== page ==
Expanding Community Krista Burns

Old Divisions Die Hard

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Following the end of the Cold War, many scholars debated whether or not NATO could survive in an environment lacking a common enemy and common purpose. Nonetheless, despite the debates over its longevity, NATO member states have remained committed to maintaining the security alliance, and have rebranded the Alliance for a new security environment.

In the last 20 years, the majority of threats to NATO member states have come from outside NATO’s borders. Particularly since the dawn of the 21st century, NATO’s priorities have been issues such as terrorism, cyber security, and maintaining an effective alliance, complete with cooperation and burden sharing amongst all members. Nonetheless, as some scholars have pointed out, some of the issues affecting NATO lie closer to the strategic interests professed immediately following the Cold War.

Following the collapse of the Soviet Union, NATO’s main priorities were identified as fostering dialogue and cooperation with former adversaries in the Warsaw Pact and to “manage” conflicts in areas on the European periphery. At the time, the primary focus was the Balkans and the instability growing in the Former Yugoslavia. Despite decades of relative peace and demilitarization in Europe, as Jolyon Howorth points out in an article for Foreign Policy, “destabilization hovers around the EU’s entire periphery.”

Never has this been more apparent than in the past couple of weeks, with violence in Ukraine. Demonstrations started in the capital city of Kyiv in response to the Ukrainian Government’s decision on November 21 not to sign an agreement on broader integration with the European Union. This came despite the fact that it had previously been believed that President Viktor Yanukovych was steering the country towards European Union integration until he rejected the EU trade deal days before it was due to be signed.

On Jan. 19, the signing of new laws that restricted the right to assemble, criminalized wearing helmets and masks and authorized the use of deadly force amongst other things, brought nearly 100,000 people back to the streets. The protests that had been  peaceful, erupted into violence when nearly 5 people, including a police officer, were killed last week.

Since then, the situation in Ukraine has been on a knife’s edge, not only with the public, but with politicians as well, as dialogue between the Government and the official opposition has stuttered. At the moment, according to the BBC, Ukraine’s parliament is debating an amnesty for the scores of protesters detained since demonstrations began, in the hope of calming the unrest. Nevertheless, this has not stopped many Ukrainians, including ex-president Leonid Kravchuk, from claiming that Ukraine may be on the brink of a civil war.

It is clear that the catalyst for the civil unrest  has been the tug-of-war for influence between Moscow and Brussels. Although, Ukraine has not sought NATO membership  as quickly as some other former Soviet states have, cooperation between NATO and Ukraine has steadily increased in the post Cold-War era since Ukraine signed the Charter on a Distinctive Partnership with the organization that created the NATO-Ukraine council in 1997. The same increase in cooperation could also be seen with Ukraine and the EU prior to the rejection of the trade deal and all signs pointed to an inevitable European Union agreement between Kyiv and Brussels.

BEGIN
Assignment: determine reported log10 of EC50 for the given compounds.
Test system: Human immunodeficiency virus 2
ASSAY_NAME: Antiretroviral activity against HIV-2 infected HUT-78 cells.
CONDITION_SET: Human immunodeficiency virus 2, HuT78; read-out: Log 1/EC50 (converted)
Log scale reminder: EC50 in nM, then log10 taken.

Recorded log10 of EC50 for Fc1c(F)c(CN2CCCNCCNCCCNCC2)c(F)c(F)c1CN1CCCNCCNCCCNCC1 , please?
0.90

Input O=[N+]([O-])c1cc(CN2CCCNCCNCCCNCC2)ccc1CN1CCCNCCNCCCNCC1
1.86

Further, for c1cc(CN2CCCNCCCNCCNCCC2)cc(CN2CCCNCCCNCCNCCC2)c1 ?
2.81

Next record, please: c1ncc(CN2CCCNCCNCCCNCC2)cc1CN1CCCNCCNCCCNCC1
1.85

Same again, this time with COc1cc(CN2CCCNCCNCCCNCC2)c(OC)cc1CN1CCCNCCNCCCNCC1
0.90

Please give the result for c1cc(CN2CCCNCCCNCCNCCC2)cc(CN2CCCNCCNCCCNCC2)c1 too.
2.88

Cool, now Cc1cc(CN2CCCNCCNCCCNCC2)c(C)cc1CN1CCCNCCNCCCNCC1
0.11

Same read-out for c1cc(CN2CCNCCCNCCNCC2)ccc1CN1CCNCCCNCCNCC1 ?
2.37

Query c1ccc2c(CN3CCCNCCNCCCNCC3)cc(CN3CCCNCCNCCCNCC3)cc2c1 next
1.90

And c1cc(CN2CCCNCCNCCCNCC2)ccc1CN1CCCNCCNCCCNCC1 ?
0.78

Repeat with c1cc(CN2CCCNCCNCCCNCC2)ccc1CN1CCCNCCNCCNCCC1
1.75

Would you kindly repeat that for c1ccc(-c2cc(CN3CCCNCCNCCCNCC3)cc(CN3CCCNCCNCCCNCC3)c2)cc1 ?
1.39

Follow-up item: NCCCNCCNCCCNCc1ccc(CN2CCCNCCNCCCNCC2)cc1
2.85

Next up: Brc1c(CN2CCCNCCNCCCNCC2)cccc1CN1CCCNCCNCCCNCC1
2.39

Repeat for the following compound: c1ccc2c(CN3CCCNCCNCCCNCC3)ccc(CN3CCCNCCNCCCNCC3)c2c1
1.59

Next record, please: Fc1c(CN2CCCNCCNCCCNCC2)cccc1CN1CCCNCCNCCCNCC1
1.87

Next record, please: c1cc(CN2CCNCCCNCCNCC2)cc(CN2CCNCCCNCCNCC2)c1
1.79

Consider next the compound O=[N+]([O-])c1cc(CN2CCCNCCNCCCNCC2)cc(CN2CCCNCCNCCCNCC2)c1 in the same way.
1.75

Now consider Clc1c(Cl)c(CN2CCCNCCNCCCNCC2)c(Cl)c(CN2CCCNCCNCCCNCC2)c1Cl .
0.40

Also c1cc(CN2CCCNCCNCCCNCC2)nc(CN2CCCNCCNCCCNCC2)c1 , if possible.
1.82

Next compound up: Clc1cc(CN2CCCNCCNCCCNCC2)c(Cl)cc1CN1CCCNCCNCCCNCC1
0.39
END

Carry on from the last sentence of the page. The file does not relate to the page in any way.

However, pressure from Russia has greatly influenced the former Soviet Socialist Republic since then and has caused the government to reconsider the EU deal thus, fuelling popular protest. As NATO Secretary General Anders Fogh Rasmussen stated in le Figaro daily, “An association pact with Ukraine would have been a major boost to Euro-Atlantic security, I truly regret that it could not be done… The reason is well-known: pressure that Russia exerts on Kyiv.” As a result, it has caused many European NATO states, included former Soviet state’s such as Poland, to condemn the violence and restrictions to civil liberties in Ukraine and attempt to exert political pressure on Ukraine’s government.

Although there has been relative peace on the European front since the beginning of the 21st century, and although many of NATO’s perceived present-day threats come from “Out of area”, the recent instability in Ukraine highlights the fact  that instability within Europe is still very much a reality, and the burden may fall on NATO to take care of the instability within European borders yet again. Furthermore, the recent instability highlights the fact that  some old divisions that may have been ignored since NATO’s post-Cold War rebranding, still exist and still pose a threat to European security. As Rasmussen pointed out, cooperation between NATO and Russia had improved in some areas. Nonetheless, he was deeply critical of Russia’s role in Eastern Europe, stating that NATO and Russia have “real differences and real issues,” and that “It’s obvious that Russia’s attitude is clearly hostile to the [NATO] Alliance opening to the east.”

Krista Burns
Krista, a native of Guelph, Ontario, graduated from the University of Sussex with a MA in International Security. She also holds a BA Honours in International Relations and Politics from the University of East Anglia. Her main focus has been terrorism and counterterrorism, with a particular focus on Al Qaeda and its various splinter groups. However, she also has a basis in irregular warfare, ethnic conflict, and security relations.